The Best of 2017

The top ten

Certain Women
The Florida Project
Call Me By Your Name
Get Out
The Killing Of A Sacred Deer
The Handmaiden
Toni Erdmann

Film Of The Year
Certain Women

“All three stories find Reichardt offering us women trying to progress with their lives in the face of absurdity. The tempo is steady and one can readily imagine a thousand other stories taking place outside of frame, their collective matrix making up the lifeblood of the day-to-day America rarely afforded screen time for it’s perceived banality.”

2017 has been one hell of a year for women. Though the headlines ran and ran with tales of abuse and long-silenced voices, the enduring sense was of a world changing, of women staking their place in it, of refusal and defiance. This seemed especially true in the film world, where more films made by women have garnered attention and deservedly so. Certain Women isn’t my film of the year for this political reason – and Kelly Reichardt’s been doing this for two decades now – but this reason bolsters the timeliness of this film’s appearance. More simply, I love it. Kelly Reichardt’s films aren’t for everyone. They’re muted experiences, paced to the rhythms of real life, scaled appropriately.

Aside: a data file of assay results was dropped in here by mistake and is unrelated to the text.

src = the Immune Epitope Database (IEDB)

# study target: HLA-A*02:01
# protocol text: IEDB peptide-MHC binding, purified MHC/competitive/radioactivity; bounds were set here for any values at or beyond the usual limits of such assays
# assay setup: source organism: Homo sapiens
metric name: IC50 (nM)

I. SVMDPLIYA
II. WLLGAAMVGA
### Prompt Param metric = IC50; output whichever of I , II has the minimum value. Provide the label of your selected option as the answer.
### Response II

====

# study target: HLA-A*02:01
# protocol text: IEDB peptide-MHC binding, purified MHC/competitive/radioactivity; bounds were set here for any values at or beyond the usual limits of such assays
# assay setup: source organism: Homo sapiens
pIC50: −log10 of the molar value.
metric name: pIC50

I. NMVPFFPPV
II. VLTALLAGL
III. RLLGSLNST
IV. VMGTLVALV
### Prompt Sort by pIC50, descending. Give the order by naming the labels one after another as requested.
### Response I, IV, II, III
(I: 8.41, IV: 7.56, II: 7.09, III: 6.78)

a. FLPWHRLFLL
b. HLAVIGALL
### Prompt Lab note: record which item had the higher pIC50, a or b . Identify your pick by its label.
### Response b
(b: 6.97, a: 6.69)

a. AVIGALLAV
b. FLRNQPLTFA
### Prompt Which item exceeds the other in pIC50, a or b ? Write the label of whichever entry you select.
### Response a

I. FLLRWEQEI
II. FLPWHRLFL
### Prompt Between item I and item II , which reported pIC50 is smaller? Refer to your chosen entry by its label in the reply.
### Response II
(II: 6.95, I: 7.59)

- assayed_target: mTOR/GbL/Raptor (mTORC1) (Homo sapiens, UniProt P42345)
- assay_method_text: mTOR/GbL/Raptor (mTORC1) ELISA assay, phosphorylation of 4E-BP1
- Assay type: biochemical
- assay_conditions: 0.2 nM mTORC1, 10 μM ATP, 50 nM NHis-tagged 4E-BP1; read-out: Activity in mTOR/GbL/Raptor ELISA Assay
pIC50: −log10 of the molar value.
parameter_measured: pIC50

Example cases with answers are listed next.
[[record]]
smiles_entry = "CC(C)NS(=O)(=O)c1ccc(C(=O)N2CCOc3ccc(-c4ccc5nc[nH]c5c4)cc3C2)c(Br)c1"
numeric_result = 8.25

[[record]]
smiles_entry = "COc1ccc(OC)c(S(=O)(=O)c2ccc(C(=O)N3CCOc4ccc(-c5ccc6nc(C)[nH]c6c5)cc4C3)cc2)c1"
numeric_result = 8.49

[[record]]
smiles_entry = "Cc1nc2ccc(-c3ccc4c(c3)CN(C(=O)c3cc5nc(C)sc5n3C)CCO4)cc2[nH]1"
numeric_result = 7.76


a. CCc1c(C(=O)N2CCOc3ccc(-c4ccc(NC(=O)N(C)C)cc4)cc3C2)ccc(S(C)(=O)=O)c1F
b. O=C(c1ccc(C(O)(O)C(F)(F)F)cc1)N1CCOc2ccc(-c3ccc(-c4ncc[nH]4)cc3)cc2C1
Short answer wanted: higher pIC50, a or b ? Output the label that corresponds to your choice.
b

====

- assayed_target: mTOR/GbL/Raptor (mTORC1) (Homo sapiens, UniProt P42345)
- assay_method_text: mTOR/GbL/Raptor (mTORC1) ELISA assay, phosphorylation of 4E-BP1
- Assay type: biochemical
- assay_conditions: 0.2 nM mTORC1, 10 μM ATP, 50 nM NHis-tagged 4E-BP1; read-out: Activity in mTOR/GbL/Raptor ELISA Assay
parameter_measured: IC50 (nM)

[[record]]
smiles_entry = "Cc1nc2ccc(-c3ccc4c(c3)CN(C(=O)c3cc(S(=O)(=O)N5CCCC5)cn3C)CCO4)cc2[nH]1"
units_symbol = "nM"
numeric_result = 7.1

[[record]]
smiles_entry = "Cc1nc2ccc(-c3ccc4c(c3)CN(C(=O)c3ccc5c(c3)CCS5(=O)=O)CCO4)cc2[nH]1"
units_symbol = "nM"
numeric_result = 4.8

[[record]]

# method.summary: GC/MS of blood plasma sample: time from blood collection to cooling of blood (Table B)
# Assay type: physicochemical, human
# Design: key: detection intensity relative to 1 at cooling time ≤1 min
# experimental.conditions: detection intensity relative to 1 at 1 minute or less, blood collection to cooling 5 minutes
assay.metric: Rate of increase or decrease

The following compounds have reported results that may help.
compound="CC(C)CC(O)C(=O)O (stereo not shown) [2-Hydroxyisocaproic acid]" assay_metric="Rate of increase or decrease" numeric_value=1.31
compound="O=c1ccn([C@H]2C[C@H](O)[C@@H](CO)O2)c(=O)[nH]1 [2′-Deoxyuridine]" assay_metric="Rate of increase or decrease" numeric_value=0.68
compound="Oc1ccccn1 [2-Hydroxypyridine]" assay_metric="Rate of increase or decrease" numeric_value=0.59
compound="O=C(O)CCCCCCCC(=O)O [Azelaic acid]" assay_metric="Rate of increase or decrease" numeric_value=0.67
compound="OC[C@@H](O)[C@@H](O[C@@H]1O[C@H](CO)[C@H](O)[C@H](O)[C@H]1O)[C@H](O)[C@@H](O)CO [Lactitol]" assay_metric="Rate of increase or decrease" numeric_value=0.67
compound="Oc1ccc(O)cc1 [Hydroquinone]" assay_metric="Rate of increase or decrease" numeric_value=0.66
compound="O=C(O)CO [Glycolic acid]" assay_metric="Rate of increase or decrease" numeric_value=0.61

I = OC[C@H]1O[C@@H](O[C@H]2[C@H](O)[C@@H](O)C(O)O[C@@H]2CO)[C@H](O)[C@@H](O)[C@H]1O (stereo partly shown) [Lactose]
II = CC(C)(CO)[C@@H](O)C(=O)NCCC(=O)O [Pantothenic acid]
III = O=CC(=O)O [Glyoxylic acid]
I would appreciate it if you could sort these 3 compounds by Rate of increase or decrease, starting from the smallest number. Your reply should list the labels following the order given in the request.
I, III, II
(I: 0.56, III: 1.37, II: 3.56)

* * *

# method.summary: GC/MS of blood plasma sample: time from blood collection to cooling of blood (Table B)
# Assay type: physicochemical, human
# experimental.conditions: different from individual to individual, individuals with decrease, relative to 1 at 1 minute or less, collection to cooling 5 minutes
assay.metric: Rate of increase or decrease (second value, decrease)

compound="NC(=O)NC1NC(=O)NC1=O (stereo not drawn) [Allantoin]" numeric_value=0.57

The Florida Project

“The most heartbreaking material most likely happens… outside of the film, when you realise that the American dream probably isn’t letting anyone else in.”

Sean Baker follows-up this decade’s finest Christmas film with another sun-kissed ode to the fringes of American society, turning his gaze on a poverty-line motel on the outskirts of Disneyland, Florida. Willem Dafoe will scoop nominations aplenty for his supporting role as caring motel manager Bobby, but the film belongs to brash unemployed mother Halley (Bria Vinaite) and her troublemaker daughter Moonee (Brooklynn Prince). The Florida Project charms with brattish behaviour and shimmers under rainbow skies, but behind it is a timely statement about those living day-by-day in Trump’s America, always on the brink of an abyss.